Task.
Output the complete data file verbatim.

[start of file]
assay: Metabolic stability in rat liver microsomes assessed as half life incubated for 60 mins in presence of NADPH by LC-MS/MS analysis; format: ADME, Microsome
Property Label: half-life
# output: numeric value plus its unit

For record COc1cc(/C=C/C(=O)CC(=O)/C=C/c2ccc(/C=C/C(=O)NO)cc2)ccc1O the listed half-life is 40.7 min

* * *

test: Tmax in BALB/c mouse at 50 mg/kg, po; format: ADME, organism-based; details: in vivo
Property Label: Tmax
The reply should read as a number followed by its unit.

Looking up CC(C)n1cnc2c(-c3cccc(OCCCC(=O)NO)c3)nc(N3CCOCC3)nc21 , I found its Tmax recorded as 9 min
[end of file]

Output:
assay: Metabolic stability in rat liver microsomes assessed as half life incubated for 60 mins in presence of NADPH by LC-MS/MS analysis; format: ADME, Microsome
Property Label: half-life
# output: numeric value plus its unit

For record COc1cc(/C=C/C(=O)CC(=O)/C=C/c2ccc(/C=C/C(=O)NO)cc2)ccc1O the listed half-life is 40.7 min

* * *

test: Tmax in BALB/c mouse at 50 mg/kg, po; format: ADME, organism-based; details: in vivo
Property Label: Tmax
The reply should read as a number followed by its unit.

Looking up CC(C)n1cnc2c(-c3cccc(OCCCC(=O)NO)c3)nc(N3CCOCC3)nc21 , I found its Tmax recorded as 9 min